This is a two-semester sequence that reinforces and systematizes Italian grammar and syntax. The courses aim at an intensive review of elementary grammatical structures and the study of grammar exceptions, at lexical enrichment through special uses of language, and at the improvement of speaking and writing ability. Students will be exposed to a variety of genres (literature, poetry, comics, films, newsreels, documentaries, music blogs) to better grasp language through cultural material. Prerequisite IT102 or equivalent.
IT 2011G / 202G: Intermediate Italian
Same two-semester sequence as IT 111 and IT 112 with a separate “G” designation for graduate students who may take it for one credit.
FS224 / IT 282: Introduction to Italian Cinema
Course designed to provide an overview of Italian cinema from Cabiria (1914) by Giovanni Pastrone, to the present. The course will explore early Italian cinema from the 1910s -1930s, Fascist cinema, Neorealism, and movies from the 1960s to the beginning of the twenty-first century to examine the role played by cinema in building Italian history and culture. We will examine, among others, films by Giovanni Pastrone, Carmine Gallone, Roberto de Sica, Giuseppe De Santis, Luchino Visconti, Federico Fellini, Pier Paolo Pasolini, Ettore Scola, Ermanno Olmi, Marco Bellocchio, Gianni Amelio, Marco Tullio Giordana. Films will be in Italian with English subtitles. All readings and class discussions will be in English. No previous knowledge of Italian language/culture is necessary.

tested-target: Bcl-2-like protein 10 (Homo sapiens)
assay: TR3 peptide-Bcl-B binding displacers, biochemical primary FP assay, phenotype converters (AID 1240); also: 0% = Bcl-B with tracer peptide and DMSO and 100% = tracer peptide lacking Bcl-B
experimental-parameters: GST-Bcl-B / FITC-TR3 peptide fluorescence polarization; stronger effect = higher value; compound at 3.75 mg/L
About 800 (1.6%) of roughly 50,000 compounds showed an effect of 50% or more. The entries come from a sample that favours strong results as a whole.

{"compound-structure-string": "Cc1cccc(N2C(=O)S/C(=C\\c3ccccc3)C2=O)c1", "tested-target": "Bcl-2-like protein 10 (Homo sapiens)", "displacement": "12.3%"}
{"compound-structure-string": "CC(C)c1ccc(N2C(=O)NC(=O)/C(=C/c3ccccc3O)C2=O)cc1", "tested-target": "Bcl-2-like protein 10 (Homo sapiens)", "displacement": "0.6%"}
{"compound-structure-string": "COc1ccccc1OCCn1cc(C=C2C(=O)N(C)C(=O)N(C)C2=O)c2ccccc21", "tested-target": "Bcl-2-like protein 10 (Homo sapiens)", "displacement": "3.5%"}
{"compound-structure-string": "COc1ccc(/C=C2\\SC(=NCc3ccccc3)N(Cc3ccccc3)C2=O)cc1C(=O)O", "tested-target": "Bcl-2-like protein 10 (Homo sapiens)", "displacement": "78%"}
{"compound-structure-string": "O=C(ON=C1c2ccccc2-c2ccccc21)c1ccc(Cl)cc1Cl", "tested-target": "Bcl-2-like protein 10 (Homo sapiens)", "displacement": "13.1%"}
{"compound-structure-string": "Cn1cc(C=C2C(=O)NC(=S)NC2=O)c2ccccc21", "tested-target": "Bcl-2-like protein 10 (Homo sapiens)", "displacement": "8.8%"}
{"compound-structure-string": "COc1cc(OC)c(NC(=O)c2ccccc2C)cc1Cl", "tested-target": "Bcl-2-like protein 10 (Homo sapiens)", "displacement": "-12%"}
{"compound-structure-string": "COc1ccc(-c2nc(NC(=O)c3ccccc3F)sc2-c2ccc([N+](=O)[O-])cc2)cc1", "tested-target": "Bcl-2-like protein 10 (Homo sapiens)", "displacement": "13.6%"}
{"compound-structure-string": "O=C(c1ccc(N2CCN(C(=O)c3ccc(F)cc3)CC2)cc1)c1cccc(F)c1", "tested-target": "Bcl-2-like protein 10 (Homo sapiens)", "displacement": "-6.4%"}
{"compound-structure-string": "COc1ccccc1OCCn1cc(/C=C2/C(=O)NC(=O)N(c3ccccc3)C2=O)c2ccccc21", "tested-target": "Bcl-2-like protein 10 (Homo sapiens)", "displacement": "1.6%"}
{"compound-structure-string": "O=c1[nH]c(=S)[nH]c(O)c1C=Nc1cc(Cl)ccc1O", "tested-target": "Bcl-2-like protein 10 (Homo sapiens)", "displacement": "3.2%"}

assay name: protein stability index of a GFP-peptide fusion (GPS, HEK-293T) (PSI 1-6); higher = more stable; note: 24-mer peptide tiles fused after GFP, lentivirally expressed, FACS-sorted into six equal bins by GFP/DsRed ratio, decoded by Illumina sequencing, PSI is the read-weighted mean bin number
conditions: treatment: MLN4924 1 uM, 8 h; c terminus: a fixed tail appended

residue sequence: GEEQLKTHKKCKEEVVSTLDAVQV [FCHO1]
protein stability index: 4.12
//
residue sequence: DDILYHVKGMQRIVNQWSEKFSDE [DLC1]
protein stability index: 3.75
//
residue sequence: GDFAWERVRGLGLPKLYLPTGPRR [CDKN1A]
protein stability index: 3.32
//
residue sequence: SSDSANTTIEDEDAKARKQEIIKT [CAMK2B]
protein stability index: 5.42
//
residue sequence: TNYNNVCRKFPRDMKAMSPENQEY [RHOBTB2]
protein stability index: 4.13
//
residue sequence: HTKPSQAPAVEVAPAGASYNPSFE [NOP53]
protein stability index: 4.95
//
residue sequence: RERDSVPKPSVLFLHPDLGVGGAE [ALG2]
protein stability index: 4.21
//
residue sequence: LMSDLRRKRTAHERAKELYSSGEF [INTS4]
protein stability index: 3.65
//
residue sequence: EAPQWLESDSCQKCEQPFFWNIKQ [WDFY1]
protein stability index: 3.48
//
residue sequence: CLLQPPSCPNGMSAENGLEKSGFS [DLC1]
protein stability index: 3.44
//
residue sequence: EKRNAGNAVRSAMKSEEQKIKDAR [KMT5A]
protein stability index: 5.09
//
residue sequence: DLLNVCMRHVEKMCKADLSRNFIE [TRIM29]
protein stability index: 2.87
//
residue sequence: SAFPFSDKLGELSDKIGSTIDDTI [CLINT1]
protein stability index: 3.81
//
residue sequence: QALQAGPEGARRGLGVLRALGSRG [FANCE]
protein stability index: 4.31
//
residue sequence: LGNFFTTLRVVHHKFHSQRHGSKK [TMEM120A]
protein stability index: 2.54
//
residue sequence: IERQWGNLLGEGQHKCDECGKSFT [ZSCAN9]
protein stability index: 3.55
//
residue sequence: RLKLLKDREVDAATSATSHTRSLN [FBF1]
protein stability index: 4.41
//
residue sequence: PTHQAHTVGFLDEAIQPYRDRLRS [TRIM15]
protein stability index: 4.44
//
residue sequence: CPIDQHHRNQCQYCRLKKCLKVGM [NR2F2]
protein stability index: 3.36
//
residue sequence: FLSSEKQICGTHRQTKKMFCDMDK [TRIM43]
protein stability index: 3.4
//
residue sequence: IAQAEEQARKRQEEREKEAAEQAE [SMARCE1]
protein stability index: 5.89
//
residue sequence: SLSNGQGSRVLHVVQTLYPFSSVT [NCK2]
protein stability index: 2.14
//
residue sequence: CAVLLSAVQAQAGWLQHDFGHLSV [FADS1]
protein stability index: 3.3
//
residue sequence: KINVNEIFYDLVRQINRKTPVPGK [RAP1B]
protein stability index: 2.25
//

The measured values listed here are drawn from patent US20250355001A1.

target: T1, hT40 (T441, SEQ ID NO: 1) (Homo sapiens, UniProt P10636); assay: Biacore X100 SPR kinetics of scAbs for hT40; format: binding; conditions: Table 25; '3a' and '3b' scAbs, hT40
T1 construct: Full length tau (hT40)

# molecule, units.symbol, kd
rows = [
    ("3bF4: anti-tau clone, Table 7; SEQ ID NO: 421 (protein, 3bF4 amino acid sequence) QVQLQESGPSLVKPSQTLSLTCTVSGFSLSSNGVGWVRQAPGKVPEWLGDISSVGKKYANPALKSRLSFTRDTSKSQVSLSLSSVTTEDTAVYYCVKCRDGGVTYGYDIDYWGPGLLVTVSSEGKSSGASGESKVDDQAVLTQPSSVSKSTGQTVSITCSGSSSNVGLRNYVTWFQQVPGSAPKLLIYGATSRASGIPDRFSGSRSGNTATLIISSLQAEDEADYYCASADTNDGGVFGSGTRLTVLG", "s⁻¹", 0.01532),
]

IT281Conversations in Italian
Advanced Italian course designed to improve students speaking and writing skills. The course aims at an intense review of Italian grammar, syntax, and vocabulary through a full immersion journey in contemporary Italian culture in Italy and in the US. Students will develop their language skills while reading blogs, newspapers articles, novels, watching Italian TV shows and documentaries, travelling through the Italian peninsula and the US with journalist Beppe Severgnini’s video journal. Students should have completed two or more semesters of college level Italian courses.